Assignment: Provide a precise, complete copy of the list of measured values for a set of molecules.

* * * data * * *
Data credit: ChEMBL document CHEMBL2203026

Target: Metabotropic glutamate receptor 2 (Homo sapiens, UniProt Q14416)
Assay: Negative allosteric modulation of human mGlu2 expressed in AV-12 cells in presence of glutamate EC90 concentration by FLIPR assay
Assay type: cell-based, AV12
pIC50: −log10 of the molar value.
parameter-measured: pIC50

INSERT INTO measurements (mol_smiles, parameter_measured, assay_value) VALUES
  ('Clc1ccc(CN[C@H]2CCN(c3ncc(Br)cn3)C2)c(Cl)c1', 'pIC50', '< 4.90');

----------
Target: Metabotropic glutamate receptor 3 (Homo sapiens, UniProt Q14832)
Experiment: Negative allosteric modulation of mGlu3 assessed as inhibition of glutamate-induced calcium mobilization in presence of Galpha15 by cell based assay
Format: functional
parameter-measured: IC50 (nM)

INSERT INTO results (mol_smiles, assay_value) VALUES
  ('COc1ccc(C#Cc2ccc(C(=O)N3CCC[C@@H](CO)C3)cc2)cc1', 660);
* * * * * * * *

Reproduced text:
Data credit: ChEMBL document CHEMBL2203026

Target: Metabotropic glutamate receptor 2 (Homo sapiens, UniProt Q14416)
Assay: Negative allosteric modulation of human mGlu2 expressed in AV-12 cells in presence of glutamate EC90 concentration by FLIPR assay
Assay type: cell-based, AV12
pIC50: −log10 of the molar value.
parameter-measured: pIC50

INSERT INTO measurements (mol_smiles, parameter_measured, assay_value) VALUES
  ('Clc1ccc(CN[C@H]2CCN(c3ncc(Br)cn3)C2)c(Cl)c1', 'pIC50', '< 4.90');

----------
Target: Metabotropic glutamate receptor 3 (Homo sapiens, UniProt Q14832)
Experiment: Negative allosteric modulation of mGlu3 assessed as inhibition of glutamate-induced calcium mobilization in presence of Galpha15 by cell based assay
Format: functional
parameter-measured: IC50 (nM)

INSERT INTO results (mol_smiles, assay_value) VALUES
  ('COc1ccc(C#Cc2ccc(C(=O)N3CCC[C@@H](CO)C3)cc2)cc1', 660);